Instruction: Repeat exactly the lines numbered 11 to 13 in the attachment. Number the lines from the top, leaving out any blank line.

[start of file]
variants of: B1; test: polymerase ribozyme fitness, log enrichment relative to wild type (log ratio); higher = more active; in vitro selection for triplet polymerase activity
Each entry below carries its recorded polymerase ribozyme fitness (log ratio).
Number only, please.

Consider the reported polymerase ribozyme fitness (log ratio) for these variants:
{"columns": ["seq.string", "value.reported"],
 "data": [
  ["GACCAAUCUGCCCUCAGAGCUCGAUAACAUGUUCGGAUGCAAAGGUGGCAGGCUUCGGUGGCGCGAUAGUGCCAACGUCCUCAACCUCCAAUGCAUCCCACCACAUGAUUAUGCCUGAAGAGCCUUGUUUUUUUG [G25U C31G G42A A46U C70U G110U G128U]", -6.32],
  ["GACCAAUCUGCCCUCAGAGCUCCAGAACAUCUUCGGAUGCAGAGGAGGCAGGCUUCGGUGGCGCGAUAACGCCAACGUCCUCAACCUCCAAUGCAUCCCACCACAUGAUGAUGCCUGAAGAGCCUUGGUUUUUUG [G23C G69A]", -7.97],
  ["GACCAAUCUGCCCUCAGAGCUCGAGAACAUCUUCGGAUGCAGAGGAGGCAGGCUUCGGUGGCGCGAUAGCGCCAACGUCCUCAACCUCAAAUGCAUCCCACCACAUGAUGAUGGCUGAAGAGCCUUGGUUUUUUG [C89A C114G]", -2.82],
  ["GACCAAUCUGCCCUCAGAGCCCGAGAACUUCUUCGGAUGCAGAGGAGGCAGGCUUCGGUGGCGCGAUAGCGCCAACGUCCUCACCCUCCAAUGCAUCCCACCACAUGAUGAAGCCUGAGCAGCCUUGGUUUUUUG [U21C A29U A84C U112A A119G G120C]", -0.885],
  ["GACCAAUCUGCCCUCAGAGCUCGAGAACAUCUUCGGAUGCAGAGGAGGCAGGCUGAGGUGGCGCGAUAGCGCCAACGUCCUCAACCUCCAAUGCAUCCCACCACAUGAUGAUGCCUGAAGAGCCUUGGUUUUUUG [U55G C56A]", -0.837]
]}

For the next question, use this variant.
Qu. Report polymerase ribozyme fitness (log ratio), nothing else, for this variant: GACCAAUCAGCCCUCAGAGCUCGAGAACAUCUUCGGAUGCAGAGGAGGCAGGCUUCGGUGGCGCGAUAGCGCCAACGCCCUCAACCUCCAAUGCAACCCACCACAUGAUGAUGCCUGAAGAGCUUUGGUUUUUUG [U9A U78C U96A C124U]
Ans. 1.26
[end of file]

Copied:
  ["GACCAAUCUGCCCUCAGAGCUCGAGAACAUCUUCGGAUGCAGAGGAGGCAGGCUGAGGUGGCGCGAUAGCGCCAACGUCCUCAACCUCCAAUGCAUCCCACCACAUGAUGAUGCCUGAAGAGCCUUGGUUUUUUG [U55G C56A]", -0.837]
]}

For the next question, use this variant.